How Much Did U.S. Aid Really Increase?
Is U.S. President Bush’s planned 50% increase in international aid really such a “big” deal?
April 18, 2002
A few weeks ago, President Bush announced that the United States would budget an additional $5 billion for aid to developing countries over the next three years. This would bring total aid expenditures to $15 billion a year by 2006.
This proposed 50% increase has some commentators — always eager to win friends in the corridors of power — falling over each other in their use of dubious superlatives.
As one of them recently opined on the Washington Post’s op-ed page, the Bush “push for aid” will surely go down in history as a monumental policy shift.
Not content to leave it at that, Thomas Carothers of the Carnegie Endowment compared the Bush plan with two truly historic and significant aid programs:
“President Bush has proposed a huge increase in U.S. foreign aid, potentially reversing years of declining aid budgets. His new push for aid has only two parallels in modern U.S. history: President John F. Kennedy’s Alliance for Progress and President Harry S. Truman’s Marshall Plan.”
Is it a valid comparison — or just hot air? Like the Bush plan, Kennedy’s Alliance for Progress and Truman’s Marshall Plan both hoped to diminish unprecedented threats to security at home by alleviating poverty abroad.
But in terms of dollars and cents, the flattering comparisons of Mr. Bush’s plan to these earlier efforts do not add up. Clearly the President’s aid program is not in the same league as its monumental predecessors, which demonstrated a real commitment to countries in need.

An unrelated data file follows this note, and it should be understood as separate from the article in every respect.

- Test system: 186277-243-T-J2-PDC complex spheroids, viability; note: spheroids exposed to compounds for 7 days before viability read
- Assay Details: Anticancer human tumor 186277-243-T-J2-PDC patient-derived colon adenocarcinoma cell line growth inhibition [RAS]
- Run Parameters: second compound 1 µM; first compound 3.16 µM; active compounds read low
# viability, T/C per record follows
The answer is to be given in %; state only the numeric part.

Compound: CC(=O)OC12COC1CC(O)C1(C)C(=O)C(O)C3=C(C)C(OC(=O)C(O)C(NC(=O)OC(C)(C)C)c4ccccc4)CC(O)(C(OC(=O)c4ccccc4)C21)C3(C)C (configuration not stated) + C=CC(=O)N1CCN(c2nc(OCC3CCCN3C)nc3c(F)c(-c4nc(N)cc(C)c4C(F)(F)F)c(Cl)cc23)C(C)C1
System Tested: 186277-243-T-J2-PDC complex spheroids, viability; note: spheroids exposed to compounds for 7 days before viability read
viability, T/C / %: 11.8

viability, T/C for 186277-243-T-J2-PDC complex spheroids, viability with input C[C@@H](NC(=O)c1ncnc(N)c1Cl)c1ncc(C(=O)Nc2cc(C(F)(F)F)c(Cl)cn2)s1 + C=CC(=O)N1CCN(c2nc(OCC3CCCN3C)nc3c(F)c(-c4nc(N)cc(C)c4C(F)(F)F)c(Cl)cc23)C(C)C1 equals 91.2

How big is a 50% increase? Paltry — if you consider that even the fully implemented increase would amount to a total expenditure of 0.15% of U.S. GDP. Paltry also in comparison with the $48 billion increase in defense spending the Bush administration has proposed for the next year alone.
U.S. foreign aid in 2006, at $15 billion per annum, will equal 4% of the proposed FY 2003 U.S. defense budget. Never mind that 20% of that U.S. aid goes to only three countries — Israel, Egypt and Jordan — which account for only 100 million people. That’s only 1.7% of the world’s six billion people.
The budgetary priorities of the United States are substantially out of step with those of its European allies.
The European Union plans to increase its aid to developing nations by only 28% over the next three years. But this increase adds up to an increase that will bring Europe’s total aid budget to about $32 billion a year — more than twice the sum foreseen by the Bush proposal.
In fact, for the United States to match the EU’s 0.39% aid-to-GDP ratio, it would have to increase its aid budget by almost 300% — not just 50% — to a total aid expenditure of almost $40 billion a year.
An additional $5 billion for developing nations is a step in the right direction. However, it still represents a drop in the budgetary bucket. Despite what some pundits might like the public to believe, it’s not a ground-breaking recommitment to the world’s poor.